The audience was refreshingly uninclined to ask for cut-and-dry explanations, instead throwing out suggestions for extrapolation. Jarmusch expressed extreme admiration for his DP Christopher Doyle (“For every two ideas, he has a hundred.”), regular performers Bill Murray (“He’s just so human. I am moved by how observant and empathetic he is.”) & Tilda Swinton (“I just want to layer more and more preposterous wigs and disguises on her… One day I asked her to marry me.”), and film scorers Boris (“Their music is very cinematic, atmospheric. Music nurtures my creativity process.”). He discussed the intuitive rhythm he and longtime collaborator/editor Jay Rabinowitz worked to create, and displayed a surprisingly optimistic attitude towards the You Tube age, celebrating the beauty of “free information.”

Jarmusch’s frantic request for three more questions after Smith announced “We’ve got time for one more,” revealed a charmingly superstitious nature, a formalist sensibility much like his filmmaking, and an eagerness to engage his audience. He proved receptive to the inevitable non-questions, welcoming interpretations of the film, insisting, like the mantras of its characters, that subjectivity is the name of the game. His only expressed hostilities were towards the descriptor feared by all serious-minded independent directors: “quirky.”

Attendees were invited to a reception in the Walter Reade lobby; the clamoring throngs accumulated not around the free alcohol but the special guest, who went beyond gentlemanly courtesy, genuinely engaging each inquiring mind. “Elvis has left the building, time to go home,” chaperone Smith chuckled, but a lobby exit revealed that Jarmusch had merely retreated outside for his trademark nicotine indulgence, continuing to hold court with enthusiasts waiting in the wings.  Walter Reade’s newly designated smoking area rules were left graciously unenforced.

-Brynn White

Stranger Than Spycraft: Jim Jarmusch’s Limits of Control

April 29, 2009


“No guns, no mobiles, no sex. How can you stand it?”

This is the question asked by a very naked, very attractive Paz De La Huerta as she lies in bed pointing a gun at “Lone Man” (Isaach De Bankole).

(For context, the previous question she asked him was, “Do you like my ass?”, his reply: “Yes.”)

His reply to this question is given in a cut to him lying awake, fully clothed, while the fully naked Ms. De La Huerta lies next.

And thus the bed is made, literally or figuratively, for Jim Jarmusch’s “The Limits of Control,” a crafty satire so on edge you might just miss the comedy of it all.

The story–if there is much of one–follows Lone Man as he weaves his way through provincial Spain, discovering various characters (i.e: an umbrella-toting Tilda Swinton) and also includes a lot of match-boxes and something about diamonds somewhere and a conspiracy.

Knowing Mr. Jarmusch, you might also suspect the presence of both coffee and cigarettes, and be sated, for they are in the film in profusion.

And even though, as I said, there’s something of a conspiracy afoot (involving diamonds, remember?) and maybe some existential philosophy, what we really do for most of the movie is see what Lone Man is seeing and then stare, shot after shot, into his face.

This would be a more onerous task if Mr. De Bankole did not have such an interesting face. Indeed, Mr. Jarmusch (after pronouncing me a “lowlife”) claimed that the movie was written for him and that it would not exist without him. And Mr. De Bankole is indeed an actor of some great talent, as can be seen clearly in Lars Von Trier’s “Manderlay”, though American audiences may know him better from “24.” We hold on Lone Man in many shots of doing Tai Chi, of staring at a matchbox, of memorizing directions on small pieces of paper and then eating them (I was glad I had popcorn). It holds together because Mr. De Bankole is facinating in his motions, in the interesting lop-sidedness and angularity of his body (something mirrored somewhat by Ms. De La Huerta).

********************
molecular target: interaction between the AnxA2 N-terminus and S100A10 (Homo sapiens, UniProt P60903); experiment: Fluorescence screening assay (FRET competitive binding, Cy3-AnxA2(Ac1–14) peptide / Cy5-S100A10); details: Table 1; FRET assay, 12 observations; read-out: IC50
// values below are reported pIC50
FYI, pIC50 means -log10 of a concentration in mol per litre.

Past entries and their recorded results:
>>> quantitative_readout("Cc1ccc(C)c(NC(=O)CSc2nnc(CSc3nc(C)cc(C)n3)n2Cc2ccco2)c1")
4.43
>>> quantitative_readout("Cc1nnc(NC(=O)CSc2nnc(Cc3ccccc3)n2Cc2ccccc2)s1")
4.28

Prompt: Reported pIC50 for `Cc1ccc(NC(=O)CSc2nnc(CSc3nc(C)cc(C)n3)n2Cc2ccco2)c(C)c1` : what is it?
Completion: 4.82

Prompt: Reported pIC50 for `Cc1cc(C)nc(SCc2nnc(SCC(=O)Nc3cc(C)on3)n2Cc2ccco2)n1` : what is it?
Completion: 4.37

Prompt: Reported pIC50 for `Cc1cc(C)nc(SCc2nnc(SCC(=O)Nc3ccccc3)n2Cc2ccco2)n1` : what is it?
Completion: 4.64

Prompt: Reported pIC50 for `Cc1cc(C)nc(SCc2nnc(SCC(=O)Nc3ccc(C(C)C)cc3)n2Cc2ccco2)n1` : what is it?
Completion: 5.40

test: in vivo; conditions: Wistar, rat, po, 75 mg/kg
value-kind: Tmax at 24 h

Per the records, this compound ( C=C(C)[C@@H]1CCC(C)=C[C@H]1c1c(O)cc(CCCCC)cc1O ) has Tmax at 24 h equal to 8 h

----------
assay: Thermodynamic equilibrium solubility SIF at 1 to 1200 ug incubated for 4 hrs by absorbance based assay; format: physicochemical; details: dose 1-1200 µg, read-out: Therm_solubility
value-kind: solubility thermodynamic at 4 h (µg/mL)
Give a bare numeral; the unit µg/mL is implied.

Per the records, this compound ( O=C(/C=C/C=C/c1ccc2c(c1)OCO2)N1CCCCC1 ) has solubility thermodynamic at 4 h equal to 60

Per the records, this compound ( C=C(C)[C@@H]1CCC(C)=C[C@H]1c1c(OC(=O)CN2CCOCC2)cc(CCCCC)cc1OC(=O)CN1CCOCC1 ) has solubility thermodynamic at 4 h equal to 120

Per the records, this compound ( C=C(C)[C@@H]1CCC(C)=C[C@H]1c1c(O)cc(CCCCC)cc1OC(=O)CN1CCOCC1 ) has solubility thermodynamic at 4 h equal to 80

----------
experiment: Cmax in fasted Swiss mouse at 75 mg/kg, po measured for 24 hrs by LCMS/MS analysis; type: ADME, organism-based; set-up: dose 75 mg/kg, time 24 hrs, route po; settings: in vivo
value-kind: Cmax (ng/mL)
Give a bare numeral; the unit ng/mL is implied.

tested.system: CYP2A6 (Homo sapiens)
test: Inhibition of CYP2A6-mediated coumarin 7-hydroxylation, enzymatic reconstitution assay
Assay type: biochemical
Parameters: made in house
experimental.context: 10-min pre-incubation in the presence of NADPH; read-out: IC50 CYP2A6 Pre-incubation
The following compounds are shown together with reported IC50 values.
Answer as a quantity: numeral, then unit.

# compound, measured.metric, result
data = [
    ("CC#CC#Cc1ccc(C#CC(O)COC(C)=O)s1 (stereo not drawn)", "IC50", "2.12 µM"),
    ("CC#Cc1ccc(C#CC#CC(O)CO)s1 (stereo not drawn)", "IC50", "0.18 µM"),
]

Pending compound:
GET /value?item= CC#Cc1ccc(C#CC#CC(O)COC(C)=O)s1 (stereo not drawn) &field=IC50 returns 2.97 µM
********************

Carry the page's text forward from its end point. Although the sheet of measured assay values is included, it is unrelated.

But didn’t I mention in the beginning that this was a satire? Indeed it is, though it might take you a while to catch on. What we are seeing here, is the inverse of Bond movie, round in all the places those films are sharp and vice-versa. Rather the frenetic pacing of a film like Casino Royale (which Mr. De Bankole was also in), we are given a lot of time with nothing at all. Rather than a bunch of high-tech gadgetry, we are given a spy who hates mobile phones. Rather than a polished, British-ized, anesthetized hero, we are given the distinct-looking Lone Man. Our arch-villain–none other than Bill Murray–tries to spout a bunch of nonsense about changing the world, where previously he was calling for a latte. Our hero’s greeting phrase for god-sakes is an acknowledgment that he can’t speak Spanish. What kind of International Man of Mystery is this?

Perhaps the most sublime moment of comedy comes from Ms. De La Huerta who greets Lone Man wearing nothing through a see-through plastic vest.

“Do you like my new raincoat?” she asks.

I guess that’s no more blunt than naming someone “Pussy Galore.”

Mr. Jarmusch has experimented with genre before, with the hip-hop/samurai-tale “Ghost Dog” and the concert film “Year of the Horse”, but here he tries a spin at comedy with sleek syle and gets somewhere, I think.

I discussed it with friends later.

“Well, it’s kind of like, you know Scary Movie and Epic Movie and all that stuff? Well, it’s kind of like if someone hired Jim Jarmusch to make Spy Movie.”

“But in a good way.”

“Yeah, in a good way.”


-Nicholas Feitel, Contributing Editor

“The Limits of Control” plays on Thursday April 30th at the Walter Reade with a Conversation with Jim Jarmusch to follow, part of FSLC’s Young Friends of Film Program.

Favorite Jim Jarmusch moments (The Limits of Control screens Thursday 4/30 with filmmaker Q & A!)

April 22, 2009